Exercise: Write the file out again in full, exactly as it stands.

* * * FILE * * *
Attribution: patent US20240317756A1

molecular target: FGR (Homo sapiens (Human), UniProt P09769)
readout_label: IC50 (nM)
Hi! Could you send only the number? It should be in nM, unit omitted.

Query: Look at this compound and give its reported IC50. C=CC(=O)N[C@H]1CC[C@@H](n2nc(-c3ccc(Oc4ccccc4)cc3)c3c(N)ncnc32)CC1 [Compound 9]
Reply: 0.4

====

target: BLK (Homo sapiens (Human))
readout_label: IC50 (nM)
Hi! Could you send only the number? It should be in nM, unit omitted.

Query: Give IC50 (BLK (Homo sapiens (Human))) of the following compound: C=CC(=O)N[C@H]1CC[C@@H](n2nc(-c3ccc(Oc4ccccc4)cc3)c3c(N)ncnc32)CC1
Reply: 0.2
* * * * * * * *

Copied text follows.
Attribution: patent US20240317756A1

molecular target: FGR (Homo sapiens (Human), UniProt P09769)
readout_label: IC50 (nM)
Hi! Could you send only the number? It should be in nM, unit omitted.

Query: Look at this compound and give its reported IC50. C=CC(=O)N[C@H]1CC[C@@H](n2nc(-c3ccc(Oc4ccccc4)cc3)c3c(N)ncnc32)CC1 [Compound 9]
Reply: 0.4

====

target: BLK (Homo sapiens (Human))
readout_label: IC50 (nM)
Hi! Could you send only the number? It should be in nM, unit omitted.

Query: Give IC50 (BLK (Homo sapiens (Human))) of the following compound: C=CC(=O)N[C@H]1CC[C@@H](n2nc(-c3ccc(Oc4ccccc4)cc3)c3c(N)ncnc32)CC1
Reply: 0.2